The redesign that resulted in the 1987 Ford Mustang wasn't all about styling and power. For such a familiar and relatively simple chassis, the '87 GT earned unusual praise for its driver-pleasing road-carving ability.
"The Mustang is a hedonist's car," declared AutoWeek's Phil Berg, "one that makes you want to go somewhere -- anywhere -- alone. Somewhere out in the tules with little road-hogging traffic.... You look forward to cornering with a passionate grip on the steering wheel. You start to believe the only reason for the quick [V-8] is to keep you from wasting valuable time on straights so you can find more rewarding section of two-lane. It's a very personal thing."
Britisher Mel Nichols, testing a new GT for Automobile magazine, thought "the SVO did not come and go in vain…. At the front, caster changes reduce camber loss in the corners, and [there are SVO] plastic ball joints, retuned bushings, and better mounts for the antiroll bar…. The Special Vehicle Operations development of a new crossmember allowed different front suspension pickup points, which in turn permit the fitting of decently large P225/60VR15 Goodyear Gatorbacks running 35 psi for reduced rolling resistance."
Nichols described GT handling as "predictable and progressive, so effortless and enjoyable…. The car turned into the bends cleanly, with understeer never passing the point of pleasing stability, then nudged through a long period of neutrality into progressive oversteer, talking all the way. A nudge of opposite lock held the tail. A touch more power pushed it out farther, with a little more lock balancing that, too.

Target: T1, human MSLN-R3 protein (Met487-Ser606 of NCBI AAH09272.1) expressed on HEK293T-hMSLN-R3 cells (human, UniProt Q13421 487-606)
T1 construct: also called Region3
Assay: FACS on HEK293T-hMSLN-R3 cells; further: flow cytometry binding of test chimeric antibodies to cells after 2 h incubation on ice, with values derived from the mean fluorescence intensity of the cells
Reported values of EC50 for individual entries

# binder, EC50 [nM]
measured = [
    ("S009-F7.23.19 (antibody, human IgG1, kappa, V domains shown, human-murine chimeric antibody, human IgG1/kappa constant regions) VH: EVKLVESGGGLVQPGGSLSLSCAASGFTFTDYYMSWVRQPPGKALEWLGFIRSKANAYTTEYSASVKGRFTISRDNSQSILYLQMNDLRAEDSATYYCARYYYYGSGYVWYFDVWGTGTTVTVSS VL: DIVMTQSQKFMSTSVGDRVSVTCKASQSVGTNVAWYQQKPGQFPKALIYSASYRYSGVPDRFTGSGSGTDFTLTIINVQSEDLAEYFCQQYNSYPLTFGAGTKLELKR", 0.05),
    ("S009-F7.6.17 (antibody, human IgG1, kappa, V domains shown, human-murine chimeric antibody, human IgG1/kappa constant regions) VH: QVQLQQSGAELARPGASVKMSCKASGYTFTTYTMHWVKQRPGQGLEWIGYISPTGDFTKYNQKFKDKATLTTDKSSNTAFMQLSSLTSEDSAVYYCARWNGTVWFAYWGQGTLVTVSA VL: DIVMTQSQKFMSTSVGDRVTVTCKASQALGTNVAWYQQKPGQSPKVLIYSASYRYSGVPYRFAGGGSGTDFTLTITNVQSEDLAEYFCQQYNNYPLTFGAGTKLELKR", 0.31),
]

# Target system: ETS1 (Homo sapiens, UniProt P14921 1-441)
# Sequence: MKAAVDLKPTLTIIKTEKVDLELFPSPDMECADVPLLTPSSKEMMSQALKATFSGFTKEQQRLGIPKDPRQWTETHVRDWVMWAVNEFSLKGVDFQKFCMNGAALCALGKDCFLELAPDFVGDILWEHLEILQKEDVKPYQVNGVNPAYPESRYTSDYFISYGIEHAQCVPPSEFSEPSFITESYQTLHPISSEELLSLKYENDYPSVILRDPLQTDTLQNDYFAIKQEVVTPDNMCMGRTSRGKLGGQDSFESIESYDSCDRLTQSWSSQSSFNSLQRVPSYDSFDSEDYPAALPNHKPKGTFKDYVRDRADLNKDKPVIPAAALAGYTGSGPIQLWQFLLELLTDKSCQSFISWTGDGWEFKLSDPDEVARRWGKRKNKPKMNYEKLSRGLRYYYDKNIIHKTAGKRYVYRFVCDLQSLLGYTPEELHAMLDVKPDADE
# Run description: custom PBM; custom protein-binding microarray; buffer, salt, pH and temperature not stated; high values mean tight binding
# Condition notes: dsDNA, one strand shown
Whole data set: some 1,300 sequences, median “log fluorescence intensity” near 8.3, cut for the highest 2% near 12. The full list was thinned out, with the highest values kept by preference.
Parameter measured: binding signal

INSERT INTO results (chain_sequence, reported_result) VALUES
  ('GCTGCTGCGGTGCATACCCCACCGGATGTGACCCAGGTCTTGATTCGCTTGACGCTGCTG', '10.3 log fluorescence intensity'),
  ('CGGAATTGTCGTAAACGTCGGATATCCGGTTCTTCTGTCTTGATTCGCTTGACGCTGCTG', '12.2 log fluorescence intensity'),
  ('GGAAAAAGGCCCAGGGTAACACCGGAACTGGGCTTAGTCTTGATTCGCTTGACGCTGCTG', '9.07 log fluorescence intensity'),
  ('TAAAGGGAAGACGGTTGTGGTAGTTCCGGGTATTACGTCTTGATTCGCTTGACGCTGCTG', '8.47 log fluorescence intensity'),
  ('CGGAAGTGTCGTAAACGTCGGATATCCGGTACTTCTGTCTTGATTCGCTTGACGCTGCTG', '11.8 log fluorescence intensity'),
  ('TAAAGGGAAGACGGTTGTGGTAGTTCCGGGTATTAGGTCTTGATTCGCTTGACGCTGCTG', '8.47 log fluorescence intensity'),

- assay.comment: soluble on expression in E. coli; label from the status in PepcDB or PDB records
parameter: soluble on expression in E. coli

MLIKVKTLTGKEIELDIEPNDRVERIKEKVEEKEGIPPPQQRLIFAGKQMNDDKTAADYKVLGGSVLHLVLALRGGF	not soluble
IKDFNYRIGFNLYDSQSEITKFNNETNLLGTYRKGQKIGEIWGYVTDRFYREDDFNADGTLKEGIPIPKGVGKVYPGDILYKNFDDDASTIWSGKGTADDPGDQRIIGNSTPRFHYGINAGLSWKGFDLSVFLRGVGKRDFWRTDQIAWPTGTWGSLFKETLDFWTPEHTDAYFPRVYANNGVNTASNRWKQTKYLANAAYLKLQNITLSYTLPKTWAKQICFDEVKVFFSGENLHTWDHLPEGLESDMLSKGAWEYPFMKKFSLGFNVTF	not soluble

"From the outset, the Mustang felt like a car that could driven fast and safely and satisfyingly. It had all the right sporting attributes, yet there was also something quite nice about its character. It came down to one word: forgiving…. Even on the narrow stretches and where the bends were visibly off-camber, there was nothing intimidating about driving it hard and fast."
Motor Trend's Rick Titus did take Ford to task over brakes, at least for racing purposes. "Ford's designers chose to enlarge the front vented discs, but continued to use leftover Pinto drums on the rear…. It seems [rear disc brakes] died with the SVO. This is appalling, considering the Ford flies the tall flag of performance over the Mustang, yet doles its best brakes out to whiney little four-bangers and their luxo lines."
Nichols also decried the small rear drum brakes but approved a stronger axle, retuned rear suspension bushes, rear antiroll bar, and premium gas-pressurized shock absorbers all around.
The reviewers also felt the price was fair. Read what they had to say on the next page.
For even more on the Ford Mustang, check out the following links.
- Saddle up for the complete story of America's best-loved sporty car. How the Ford Mustang Works chronicles the legend from its inception in the early 1960s to today's all-new Mustang.
- When the going gets tough, the tough go racing in Mustang Country. Find out how a return to geniune performance brought solid sales and profits in 1982-1986 Ford Mustang.
- A stronger, sleeker, more agile new Mustang arrived in time for the icon's 30th anniversary. 1994-1998 Ford Mustang tells the story of the best Mustang in years.
- Ford muscle cars were among the top performers of the muscle car era. Check out profiles, photos, and specifications of some tough Ford muscle cars.